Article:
Summary of `ReactBrowserEventEmitter` event handling:

- Top-level delegation is used to trap most native browser
events. This may only occur in the main thread and is
the responsibility of ReactDOMEventListener, which is
injected and can therefore support pluggable event
sources. This is the only work that occurs in the main

- We normalize and de-duplicate events to account for
browser quirks. This may be done in the worker thread.

- Forward these native events (with the associated
top-level type used to trap it) to `EventPluginHub`,
which in turn will ask plugins if they want to extract
any synthetic events.

- The `EventPluginHub` will then process each event by
annotating them with "dispatches", a sequence of
listeners and IDs that care about that event.

- The `EventPluginHub` then dispatches the events.

Top-level delegation

React handles (most of) the events in your application using a very common technique: . When you render something like:

<button onClick={() => alert("clicked!")}>click me</button>

React doesn’t attach a DOM event listener to the button node. Instead, it gets a reference to the DOM document root where it is rendering the component, and a DOM event listener there. In fact, React installs a single top-level event listener for each type of event. This happens when a component is mounted or updated.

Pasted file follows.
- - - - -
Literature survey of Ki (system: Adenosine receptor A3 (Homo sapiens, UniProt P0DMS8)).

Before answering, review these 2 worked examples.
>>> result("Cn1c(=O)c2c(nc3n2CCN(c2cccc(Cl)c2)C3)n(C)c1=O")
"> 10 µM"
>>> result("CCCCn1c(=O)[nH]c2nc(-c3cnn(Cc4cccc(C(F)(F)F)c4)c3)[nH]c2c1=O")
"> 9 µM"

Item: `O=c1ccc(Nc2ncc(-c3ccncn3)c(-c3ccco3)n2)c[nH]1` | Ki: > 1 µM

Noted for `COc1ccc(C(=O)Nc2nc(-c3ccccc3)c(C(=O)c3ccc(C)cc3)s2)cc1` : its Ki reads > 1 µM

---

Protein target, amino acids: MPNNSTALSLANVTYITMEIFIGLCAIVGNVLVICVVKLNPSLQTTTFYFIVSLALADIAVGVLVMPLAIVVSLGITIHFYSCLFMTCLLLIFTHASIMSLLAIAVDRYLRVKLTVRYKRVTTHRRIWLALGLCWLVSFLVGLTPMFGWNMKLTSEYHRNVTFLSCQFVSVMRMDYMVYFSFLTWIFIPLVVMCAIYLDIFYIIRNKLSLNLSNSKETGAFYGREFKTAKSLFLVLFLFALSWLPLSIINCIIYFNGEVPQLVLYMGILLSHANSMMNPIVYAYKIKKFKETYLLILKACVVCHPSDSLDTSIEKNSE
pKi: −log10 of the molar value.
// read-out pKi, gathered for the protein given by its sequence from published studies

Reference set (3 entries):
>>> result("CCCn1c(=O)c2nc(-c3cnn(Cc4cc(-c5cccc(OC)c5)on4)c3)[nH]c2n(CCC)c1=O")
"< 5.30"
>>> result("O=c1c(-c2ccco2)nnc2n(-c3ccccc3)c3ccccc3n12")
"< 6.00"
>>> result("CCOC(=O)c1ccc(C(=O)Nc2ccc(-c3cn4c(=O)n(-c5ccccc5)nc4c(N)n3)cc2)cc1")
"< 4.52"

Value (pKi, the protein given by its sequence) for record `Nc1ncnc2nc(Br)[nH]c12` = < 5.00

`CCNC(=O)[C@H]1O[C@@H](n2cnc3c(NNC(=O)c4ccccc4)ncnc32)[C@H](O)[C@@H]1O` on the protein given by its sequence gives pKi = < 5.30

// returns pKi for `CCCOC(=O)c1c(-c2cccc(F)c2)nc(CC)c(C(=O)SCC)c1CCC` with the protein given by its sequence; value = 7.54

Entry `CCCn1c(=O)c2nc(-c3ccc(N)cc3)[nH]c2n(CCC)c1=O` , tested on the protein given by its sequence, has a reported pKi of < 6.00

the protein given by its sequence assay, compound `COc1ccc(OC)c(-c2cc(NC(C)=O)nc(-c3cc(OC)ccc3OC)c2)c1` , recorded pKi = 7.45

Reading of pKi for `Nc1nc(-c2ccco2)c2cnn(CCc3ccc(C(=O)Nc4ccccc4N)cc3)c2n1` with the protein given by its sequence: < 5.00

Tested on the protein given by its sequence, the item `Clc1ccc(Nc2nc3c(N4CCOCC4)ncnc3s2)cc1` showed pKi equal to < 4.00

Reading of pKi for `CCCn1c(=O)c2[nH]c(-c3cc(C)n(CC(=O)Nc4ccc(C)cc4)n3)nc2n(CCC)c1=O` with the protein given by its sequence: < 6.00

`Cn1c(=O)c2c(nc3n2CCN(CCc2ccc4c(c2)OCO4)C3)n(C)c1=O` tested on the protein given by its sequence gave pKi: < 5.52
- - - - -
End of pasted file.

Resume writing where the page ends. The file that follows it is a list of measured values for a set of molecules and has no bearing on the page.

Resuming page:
Whenever a DOM event is fired, those top-level listeners initiate the actual event dispatching through the React application.

Synthetic events

React defines as a common interface which ”implement(s) the DOM Level 3 Events API by normalizing browser quirks”. These are the kind of events React applications produce and handle.

SyntheticEvents use a pooling mechanism (you can see its actual implementation ) which has its own implications when dealing with them in your application (for more details on this you can read , a story by my colleague Ceci García García).